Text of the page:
Rights activists and Santals
have renewed calls on the government to return large swathes of disputed land to the ethnic minority community in northern Bangladesh. The call was made at a protest attended by hundreds of Santal people in the Govindaganj area of Gaibandha district on Nov. 6. They gathered to mark the second anniversary of deadly violence between Santals and employees of a local sugar mill company with backing from local officials, politicians and police. The violence saw three Santals shot dead and dozens including some policemen injured. It also saw 1,600 Santal families forcibly removed from what they called their ancestral land. The violence sparked a public and media outcry, forcing the government to suspend top government officials, including the district police chief, and arrest several people involved in the forced eviction. Santal community leaders at the anniversary protest claimed the government has not fulfilled promises made to victims. "Today, we held a protest to press for our seven-point demands, which includes the return of our ancestral lands, justice for the killings and proper compensation for victims," Philemon Baskey, an ethnic Santal Catholic and vice-president of the local Land Reclamation Committee told ucanews.com. Despite repeated promises the government has not compensated or rehabilitated victims, and justice has not been served, Baskey said. "Only minimal relief reached victims, and today more than 1,000 families still live in temporary shelters. Some culprits were arrested but not the masterminds and the case is now in limbo," Baskey claimed. Shamsul Huda, a rights activist and director of Dhaka-based Association for Land Reform and Development (ALRD), said the Santal people have the right to receive justice and compensation. "These people are citizens of Bangladesh, and they have been victims of violence and injustice. They have an equal right like any citizen of the country to demand lawful rights and justice," Huda, who attended the Nov. 6 rally, told ucanews.com. Ethnic and religious minorities fall prey to land grabbers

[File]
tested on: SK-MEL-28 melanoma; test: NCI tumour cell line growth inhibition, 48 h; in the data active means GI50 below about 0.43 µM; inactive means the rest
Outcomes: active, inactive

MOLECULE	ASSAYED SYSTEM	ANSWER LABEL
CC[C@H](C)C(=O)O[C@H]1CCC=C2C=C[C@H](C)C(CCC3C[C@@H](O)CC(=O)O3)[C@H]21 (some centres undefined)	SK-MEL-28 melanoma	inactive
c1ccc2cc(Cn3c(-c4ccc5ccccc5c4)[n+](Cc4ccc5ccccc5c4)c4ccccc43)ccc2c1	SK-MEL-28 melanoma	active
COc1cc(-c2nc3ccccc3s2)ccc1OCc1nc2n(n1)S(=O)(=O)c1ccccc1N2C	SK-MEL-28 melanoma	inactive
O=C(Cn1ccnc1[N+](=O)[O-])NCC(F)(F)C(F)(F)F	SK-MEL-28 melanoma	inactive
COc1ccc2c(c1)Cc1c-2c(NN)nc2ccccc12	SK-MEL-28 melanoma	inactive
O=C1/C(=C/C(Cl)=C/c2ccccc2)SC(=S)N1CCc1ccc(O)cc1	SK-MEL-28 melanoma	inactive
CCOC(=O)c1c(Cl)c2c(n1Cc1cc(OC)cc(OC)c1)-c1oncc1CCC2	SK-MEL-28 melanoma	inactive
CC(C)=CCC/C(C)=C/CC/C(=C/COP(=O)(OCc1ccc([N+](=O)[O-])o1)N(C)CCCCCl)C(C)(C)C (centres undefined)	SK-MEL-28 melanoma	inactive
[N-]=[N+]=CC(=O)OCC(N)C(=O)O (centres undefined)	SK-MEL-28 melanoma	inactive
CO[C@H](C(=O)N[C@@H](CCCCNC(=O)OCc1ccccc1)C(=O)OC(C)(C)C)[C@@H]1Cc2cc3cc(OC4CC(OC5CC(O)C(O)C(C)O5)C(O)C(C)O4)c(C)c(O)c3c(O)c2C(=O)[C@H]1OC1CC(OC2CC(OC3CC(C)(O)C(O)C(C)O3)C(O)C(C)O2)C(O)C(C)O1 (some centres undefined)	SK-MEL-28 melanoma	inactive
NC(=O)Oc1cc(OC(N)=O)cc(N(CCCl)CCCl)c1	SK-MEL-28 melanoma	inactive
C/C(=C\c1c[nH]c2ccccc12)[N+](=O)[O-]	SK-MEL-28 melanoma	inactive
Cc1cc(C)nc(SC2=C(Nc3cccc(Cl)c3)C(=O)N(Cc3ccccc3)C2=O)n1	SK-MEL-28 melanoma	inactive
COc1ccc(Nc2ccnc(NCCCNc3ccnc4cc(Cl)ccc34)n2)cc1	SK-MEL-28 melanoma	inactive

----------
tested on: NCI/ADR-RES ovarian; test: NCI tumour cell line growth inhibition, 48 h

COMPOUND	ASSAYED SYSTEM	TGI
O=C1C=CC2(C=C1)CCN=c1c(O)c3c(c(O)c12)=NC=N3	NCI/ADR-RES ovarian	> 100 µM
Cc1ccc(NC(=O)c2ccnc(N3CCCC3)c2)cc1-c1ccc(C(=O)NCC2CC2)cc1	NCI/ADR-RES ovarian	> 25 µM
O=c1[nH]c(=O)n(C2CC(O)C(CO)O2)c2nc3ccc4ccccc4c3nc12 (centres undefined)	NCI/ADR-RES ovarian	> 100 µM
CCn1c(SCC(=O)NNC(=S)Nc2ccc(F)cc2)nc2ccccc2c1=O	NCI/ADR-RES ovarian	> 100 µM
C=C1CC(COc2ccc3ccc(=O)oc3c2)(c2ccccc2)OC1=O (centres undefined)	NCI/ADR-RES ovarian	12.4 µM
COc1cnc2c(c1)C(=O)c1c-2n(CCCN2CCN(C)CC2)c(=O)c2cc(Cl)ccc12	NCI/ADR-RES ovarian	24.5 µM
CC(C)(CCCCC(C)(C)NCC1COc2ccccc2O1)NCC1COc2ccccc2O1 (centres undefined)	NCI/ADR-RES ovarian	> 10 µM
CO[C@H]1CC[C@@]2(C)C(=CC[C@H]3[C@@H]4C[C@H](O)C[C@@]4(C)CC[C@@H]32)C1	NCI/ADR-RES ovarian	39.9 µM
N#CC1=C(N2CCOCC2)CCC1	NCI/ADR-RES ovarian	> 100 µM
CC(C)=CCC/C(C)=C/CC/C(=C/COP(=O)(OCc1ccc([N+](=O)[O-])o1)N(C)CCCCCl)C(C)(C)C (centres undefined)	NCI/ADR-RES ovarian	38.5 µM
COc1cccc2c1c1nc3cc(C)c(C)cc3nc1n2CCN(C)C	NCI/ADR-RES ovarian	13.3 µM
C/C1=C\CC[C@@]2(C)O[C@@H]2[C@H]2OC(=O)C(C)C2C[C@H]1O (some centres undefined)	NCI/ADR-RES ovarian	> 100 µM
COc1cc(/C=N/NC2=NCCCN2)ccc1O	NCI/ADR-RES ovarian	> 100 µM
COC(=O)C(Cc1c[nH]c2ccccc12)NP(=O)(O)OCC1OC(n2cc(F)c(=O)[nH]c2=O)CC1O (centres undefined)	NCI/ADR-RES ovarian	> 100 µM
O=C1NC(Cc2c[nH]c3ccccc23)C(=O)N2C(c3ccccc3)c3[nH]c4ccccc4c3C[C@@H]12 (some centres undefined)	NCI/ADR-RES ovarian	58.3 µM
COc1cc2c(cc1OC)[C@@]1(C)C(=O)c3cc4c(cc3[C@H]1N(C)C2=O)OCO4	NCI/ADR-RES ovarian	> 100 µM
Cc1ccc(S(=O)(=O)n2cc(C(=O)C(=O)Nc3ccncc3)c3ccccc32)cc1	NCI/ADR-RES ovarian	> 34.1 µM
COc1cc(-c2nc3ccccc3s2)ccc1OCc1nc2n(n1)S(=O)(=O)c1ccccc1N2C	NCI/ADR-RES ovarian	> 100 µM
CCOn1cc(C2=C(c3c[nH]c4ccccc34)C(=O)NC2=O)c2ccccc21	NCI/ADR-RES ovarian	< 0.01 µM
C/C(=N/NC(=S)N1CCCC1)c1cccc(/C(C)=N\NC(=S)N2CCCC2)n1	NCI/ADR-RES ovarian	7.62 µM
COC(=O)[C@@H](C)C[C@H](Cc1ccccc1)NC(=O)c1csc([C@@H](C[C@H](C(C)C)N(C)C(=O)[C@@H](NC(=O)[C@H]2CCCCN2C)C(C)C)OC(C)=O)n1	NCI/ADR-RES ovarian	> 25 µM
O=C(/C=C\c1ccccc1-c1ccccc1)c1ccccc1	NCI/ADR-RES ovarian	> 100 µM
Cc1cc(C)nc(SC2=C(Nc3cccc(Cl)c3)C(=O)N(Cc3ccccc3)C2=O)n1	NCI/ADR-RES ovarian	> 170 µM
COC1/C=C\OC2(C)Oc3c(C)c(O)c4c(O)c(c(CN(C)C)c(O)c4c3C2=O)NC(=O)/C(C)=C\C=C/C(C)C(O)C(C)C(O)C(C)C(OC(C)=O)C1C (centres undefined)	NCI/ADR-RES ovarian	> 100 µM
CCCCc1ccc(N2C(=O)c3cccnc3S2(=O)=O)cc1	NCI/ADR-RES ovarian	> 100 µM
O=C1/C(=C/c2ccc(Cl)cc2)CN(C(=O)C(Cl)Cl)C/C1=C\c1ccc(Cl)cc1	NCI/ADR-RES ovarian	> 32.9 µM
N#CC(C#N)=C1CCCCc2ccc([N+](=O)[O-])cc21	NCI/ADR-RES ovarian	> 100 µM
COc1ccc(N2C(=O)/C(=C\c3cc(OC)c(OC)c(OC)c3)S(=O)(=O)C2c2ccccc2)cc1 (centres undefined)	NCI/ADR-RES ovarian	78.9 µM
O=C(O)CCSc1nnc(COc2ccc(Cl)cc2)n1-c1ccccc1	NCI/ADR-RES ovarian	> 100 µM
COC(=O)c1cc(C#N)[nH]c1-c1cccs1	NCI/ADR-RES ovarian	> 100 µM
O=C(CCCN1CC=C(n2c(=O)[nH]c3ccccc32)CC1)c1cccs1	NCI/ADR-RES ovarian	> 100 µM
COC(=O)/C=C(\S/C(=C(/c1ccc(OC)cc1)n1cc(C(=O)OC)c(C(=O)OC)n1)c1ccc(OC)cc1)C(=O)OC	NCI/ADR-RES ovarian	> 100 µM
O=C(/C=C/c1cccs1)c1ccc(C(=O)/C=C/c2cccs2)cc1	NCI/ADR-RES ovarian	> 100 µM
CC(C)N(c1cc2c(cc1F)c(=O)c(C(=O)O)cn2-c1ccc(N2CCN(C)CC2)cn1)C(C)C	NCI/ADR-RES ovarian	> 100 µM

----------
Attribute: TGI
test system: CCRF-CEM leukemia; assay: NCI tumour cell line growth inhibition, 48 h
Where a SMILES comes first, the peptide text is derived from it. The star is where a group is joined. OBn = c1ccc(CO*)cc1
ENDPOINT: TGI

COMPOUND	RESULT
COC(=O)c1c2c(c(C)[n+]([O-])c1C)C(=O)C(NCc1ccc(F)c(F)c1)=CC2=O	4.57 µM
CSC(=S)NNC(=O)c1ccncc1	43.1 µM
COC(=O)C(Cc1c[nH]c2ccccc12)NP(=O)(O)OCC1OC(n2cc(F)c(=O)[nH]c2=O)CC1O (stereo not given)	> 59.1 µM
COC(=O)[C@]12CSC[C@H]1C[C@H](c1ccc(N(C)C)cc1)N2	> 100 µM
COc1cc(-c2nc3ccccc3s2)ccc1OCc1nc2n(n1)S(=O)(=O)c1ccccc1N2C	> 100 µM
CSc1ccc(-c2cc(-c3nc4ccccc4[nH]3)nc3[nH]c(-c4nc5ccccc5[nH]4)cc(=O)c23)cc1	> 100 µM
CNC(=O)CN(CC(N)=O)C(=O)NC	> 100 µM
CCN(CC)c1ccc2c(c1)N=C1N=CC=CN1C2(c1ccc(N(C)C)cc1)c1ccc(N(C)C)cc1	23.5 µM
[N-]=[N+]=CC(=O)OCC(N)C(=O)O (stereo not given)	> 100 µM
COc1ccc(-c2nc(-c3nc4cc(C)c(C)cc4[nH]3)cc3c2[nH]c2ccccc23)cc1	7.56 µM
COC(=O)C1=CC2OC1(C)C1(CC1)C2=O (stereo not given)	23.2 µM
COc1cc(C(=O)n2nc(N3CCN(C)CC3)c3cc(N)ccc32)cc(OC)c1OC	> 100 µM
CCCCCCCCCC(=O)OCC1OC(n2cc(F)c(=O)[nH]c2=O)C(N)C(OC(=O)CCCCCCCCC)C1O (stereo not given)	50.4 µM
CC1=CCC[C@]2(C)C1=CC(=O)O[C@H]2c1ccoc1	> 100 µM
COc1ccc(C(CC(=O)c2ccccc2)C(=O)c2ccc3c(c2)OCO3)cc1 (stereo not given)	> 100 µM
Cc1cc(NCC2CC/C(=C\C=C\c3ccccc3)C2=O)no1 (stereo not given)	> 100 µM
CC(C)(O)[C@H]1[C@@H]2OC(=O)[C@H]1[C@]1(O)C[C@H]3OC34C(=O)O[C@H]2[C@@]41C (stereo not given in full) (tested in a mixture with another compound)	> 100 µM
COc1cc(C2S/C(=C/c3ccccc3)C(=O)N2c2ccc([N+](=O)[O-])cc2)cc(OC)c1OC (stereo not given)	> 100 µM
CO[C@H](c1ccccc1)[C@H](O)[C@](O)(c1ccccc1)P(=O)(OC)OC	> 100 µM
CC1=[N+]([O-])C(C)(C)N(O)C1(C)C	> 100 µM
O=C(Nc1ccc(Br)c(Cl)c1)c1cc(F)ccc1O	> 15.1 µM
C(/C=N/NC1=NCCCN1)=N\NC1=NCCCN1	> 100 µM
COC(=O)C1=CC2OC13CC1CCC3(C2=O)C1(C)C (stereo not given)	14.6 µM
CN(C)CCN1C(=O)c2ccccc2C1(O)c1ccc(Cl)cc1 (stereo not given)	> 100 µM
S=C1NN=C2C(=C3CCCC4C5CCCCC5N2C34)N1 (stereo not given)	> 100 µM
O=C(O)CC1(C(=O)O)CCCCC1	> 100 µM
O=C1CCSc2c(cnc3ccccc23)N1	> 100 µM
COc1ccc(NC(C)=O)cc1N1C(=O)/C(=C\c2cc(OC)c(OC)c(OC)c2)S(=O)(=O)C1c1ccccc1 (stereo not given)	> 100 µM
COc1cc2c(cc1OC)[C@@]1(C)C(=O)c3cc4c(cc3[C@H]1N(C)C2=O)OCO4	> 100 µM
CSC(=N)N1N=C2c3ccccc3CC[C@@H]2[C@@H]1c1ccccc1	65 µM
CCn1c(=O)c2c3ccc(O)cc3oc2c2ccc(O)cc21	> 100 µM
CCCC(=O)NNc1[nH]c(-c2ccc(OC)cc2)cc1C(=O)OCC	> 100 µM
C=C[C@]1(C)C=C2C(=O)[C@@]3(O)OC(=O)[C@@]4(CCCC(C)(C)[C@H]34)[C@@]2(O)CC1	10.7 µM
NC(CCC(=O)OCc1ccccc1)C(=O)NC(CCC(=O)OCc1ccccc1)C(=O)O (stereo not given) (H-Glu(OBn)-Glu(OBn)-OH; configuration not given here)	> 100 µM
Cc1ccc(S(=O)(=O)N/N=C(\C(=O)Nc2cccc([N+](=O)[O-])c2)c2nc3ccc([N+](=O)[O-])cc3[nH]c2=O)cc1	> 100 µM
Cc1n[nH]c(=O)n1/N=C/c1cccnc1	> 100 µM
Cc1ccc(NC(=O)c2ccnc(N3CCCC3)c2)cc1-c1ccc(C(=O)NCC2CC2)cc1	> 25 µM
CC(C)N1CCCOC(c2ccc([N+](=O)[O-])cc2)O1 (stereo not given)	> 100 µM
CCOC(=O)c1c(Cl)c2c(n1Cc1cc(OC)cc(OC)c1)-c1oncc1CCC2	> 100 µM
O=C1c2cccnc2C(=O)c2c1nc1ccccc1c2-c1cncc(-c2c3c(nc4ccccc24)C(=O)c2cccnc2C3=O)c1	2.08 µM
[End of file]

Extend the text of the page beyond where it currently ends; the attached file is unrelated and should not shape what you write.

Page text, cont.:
, who are often politically and financially influential, in many parts of the country, he alleged. "Denial of justice for poor and powerless people like the Santals is common. In the past, many minority people faced persecution and lost their land and property, and many of the displaced victims were forced to leave the country
," he added. Father Anthony Sen, convener of the Justice and Peace Commission in Dinajpur Diocese, which covers Gainbandha, echoed similar sentiments. "When politics and money mix, the hope for justice becomes illusive. After an initial public outcry the government took some measures, but now the victims have been forgotten. I doubt whether the victims will ever see justice at all," Father Sen told ucanews.com.
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Ramkrishna Barmon, chief government officer in Govindaganj, recently said efforts are being made to compensate the victims. The land dispute goes back to 1952 when the government bought 745 hectares of the Santals' ancestral land to farm sugarcane. The sale agreement said that the land would be used to cultivate sugarcane only and if this main purpose changed, then it would first have to be returned to the district administration and then to the original owners. Over the years, the sugar farm has seen a gradual decline in production and the authorities leased out most of the land to cultivate crops including rice, wheat, maize and mustard leading the Santals to demand the return of the land, which led to the violence.